Bring the whimsy and artistry of Noah’s Ark into your digital learning environment! Sign up for an interactive, educator-facilitated program that uses storytelling to explore big ideas like community, culture, and hope.
The Skirball’s virtual field trips can be scheduled for 45- to 60-minute sessions. Tours cost $50 per group (scholarships available). The suggested group size is 30 participants or fewer.
Connect culture and history to art and storytelling with the Skirball’s online lessons and activities!
Tailor made for digital platforms, the following resources are meant to strengthen classroom communities, celebrate hope and discovery, and explore ways to build a better world.
Online Curriculum: Noah’s Ark at the Skirball
Inspired by ancient and culturally diverse flood stories, our Noah’s Ark classroom curriculum focuses on the ways that each of us—including the youngest members of our community—can make a difference. Organized in three parts: storms, arks, and rainbows, this set of lesson plans engages students in storytelling and service-learning as they explore themes of adversity, hope, and resilience. Incorporating storytelling, music-making, and imaginative play, Noah’s Ark educators invite students to bring this timeless story to life.
Noah’s Ark Flood Stories
Experience timeless flood stories from cultures all around the world! Told by our dynamic Noah’s Ark Educators, each story invites students to travel through huge storms, create safe shelters, and celebrate new beginnings—in some tales on a large boat, but in others, a walnut shell or a hollowed-out pumpkin. Let your students’ imaginations run wild and become part of the story!
Registration opens September 15 at 12:00 pm.
Noah’s Ark from Head to Tale
Explore the whimsical animals aboard Noah’s Ark! Handmade from repurposed everyday objects—including bottle caps, bicycle parts, baseball mitts, mop heads, and rearview mirrors—each Noah’s Ark animal celebrates second chances and offers hope for new beginnings. After learning about these special animals, students will work with a Noah’s Ark educator to create their own stories inspired by found objects.
Registration opens September 15 at 12:00 pm.
Grades 2–5 Tzedakah is the Hebrew word for “justice” and can often be interpreted as “good deeds.” In this lesson, students will explore tzedakah through a multicultural lens by learning how different cultures highlight the ways they help others. Students will then think about the everyday actions they can take to make positive change in their own homes, communities, and the world.
Use the power of storytelling to make connections across cultures, build strong communities, and carry on traditions from one generation to the next. In this lesson, students are encouraged to connect with loved ones, learn from the experiences of others, and become recorders of their own family and community histories.
Build connections, celebrate differences, and practice active listening with community council! This simple and powerful discussion format can be used in your virtual classroom as a daily reflection, restorative practice, or a way to come together after a shared experience.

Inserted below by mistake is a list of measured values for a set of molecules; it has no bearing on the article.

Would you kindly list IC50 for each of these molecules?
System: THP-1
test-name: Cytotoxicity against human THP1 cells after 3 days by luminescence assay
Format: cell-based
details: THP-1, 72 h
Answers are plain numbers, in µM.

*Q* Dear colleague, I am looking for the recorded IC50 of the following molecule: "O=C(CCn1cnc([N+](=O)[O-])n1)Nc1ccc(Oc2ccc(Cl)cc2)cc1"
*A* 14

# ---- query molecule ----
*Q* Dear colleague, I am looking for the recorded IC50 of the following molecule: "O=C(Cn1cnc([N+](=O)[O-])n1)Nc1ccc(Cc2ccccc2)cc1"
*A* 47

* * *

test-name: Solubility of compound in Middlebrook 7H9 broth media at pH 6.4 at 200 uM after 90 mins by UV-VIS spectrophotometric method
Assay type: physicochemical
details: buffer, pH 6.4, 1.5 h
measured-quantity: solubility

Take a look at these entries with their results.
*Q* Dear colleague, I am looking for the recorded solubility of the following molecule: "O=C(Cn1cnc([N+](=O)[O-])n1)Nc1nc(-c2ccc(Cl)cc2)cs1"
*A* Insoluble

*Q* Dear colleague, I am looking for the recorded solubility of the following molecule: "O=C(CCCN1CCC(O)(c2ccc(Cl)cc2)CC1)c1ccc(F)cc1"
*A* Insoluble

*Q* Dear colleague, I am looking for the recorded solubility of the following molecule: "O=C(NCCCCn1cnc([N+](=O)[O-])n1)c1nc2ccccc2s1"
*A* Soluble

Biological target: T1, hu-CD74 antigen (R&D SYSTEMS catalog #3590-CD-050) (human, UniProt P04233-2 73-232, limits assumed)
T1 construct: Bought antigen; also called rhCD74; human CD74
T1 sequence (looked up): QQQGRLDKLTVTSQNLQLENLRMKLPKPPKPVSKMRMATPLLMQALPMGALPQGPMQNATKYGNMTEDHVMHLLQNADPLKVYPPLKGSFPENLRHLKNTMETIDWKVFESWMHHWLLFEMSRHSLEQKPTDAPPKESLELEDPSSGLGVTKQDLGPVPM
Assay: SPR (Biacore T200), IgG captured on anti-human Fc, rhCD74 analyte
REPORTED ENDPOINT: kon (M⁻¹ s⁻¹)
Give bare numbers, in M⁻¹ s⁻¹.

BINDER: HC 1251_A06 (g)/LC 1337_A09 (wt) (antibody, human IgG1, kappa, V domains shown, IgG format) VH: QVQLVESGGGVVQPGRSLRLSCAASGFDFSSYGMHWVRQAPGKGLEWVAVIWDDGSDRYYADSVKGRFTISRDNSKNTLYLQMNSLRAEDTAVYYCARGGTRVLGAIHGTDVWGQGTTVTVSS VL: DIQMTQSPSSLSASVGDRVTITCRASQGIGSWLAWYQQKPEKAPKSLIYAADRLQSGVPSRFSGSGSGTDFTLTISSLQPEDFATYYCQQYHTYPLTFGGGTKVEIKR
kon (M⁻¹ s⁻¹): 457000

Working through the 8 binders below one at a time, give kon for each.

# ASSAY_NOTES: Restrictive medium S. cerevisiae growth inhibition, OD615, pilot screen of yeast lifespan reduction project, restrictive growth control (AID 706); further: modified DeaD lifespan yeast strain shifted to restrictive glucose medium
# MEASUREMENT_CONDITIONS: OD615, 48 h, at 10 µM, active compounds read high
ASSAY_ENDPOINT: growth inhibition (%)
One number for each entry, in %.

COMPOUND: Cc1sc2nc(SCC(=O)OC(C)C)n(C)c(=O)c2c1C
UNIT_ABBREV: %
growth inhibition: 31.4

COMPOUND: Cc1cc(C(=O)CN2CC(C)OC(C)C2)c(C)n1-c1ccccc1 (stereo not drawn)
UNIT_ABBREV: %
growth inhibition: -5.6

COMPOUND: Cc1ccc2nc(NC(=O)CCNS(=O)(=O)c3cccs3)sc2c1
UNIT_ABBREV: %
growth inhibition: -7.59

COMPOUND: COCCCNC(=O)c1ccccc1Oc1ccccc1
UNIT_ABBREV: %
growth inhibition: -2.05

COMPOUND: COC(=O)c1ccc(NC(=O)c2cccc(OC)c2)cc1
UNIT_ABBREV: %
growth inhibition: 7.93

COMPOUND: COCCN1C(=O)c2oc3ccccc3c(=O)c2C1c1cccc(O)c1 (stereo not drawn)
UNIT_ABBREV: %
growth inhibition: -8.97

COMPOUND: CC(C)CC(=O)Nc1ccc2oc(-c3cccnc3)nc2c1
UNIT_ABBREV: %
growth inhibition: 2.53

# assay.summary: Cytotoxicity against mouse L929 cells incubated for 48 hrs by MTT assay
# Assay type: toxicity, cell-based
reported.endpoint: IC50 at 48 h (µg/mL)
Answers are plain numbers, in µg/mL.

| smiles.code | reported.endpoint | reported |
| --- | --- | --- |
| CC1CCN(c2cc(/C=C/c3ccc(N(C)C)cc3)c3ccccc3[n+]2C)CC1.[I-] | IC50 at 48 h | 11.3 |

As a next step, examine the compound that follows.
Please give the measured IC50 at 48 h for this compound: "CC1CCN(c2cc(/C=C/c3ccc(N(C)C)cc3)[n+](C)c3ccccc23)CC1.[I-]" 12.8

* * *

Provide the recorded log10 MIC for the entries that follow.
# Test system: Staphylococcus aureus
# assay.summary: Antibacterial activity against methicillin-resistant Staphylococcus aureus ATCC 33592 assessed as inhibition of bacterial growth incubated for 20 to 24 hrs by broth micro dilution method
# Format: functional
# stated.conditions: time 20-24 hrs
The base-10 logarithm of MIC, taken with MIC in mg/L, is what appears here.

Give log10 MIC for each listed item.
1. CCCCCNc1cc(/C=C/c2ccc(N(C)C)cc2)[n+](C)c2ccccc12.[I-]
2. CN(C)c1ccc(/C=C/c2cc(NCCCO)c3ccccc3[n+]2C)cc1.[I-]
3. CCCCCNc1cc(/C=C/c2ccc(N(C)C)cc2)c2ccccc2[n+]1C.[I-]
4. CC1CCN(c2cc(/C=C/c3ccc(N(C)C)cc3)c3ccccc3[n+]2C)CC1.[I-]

Get creative and support the helpers and do-gooders in our community by creating and sending cards of kindness! Show your students how they can make a difference by expressing themselves through letter-writing, poetry, and the visual arts.
Celebrate the incredible cultural diversity of Los Angeles and explore the universal values of welcoming others, teaching and learning, and caring for the earth and each other. Students gain a greater understanding of cultural traditions by sharing family stories and examining artifacts from around the world—including students’ own family heirlooms. Introduce your class to the idea of tzedakah, the Hebrew word for “justice,” through a special art project that inspires young people to help care for the world we share.
Architecture and Community
How does culture shape the spaces in which we live? And how does our built environment influence our emotions? Ponder these questions and more while discovering the art and science of architecture at the Skirball. Take a virtual tour of our dynamic indoor and outdoor spaces, learn how the Skirball was designed to be an oasis for all, and give your students an opportunity to act as urban planners as they construct their own community building project.
Americans and Their Family Stories
Learn about the experiences of people who have come to the United States from around the world and the resiliency that characterizes each individual’s journey. Students learn of an American Jewish immigrant experience at the turn of the twentieth century, gain an understanding of the harrowing challenges many migrants to the US have faced—across cultures, time periods, and circumstances—and cultivate an appreciation for all who strengthen the story of our nation.
Archaeology of the Near East
How different are we from people who lived 3,000 years ago? Connect the past, present, and future in this fun archaeological virtual adventure! Students examine and analyze the artifacts of an Iron Age town to develop hypotheses about the history, commerce, religion, and cultural practices of our ancient ancestors. Consider what traces we are leaving behind for future generations as we become the cultural heritage protectors of tomorrow.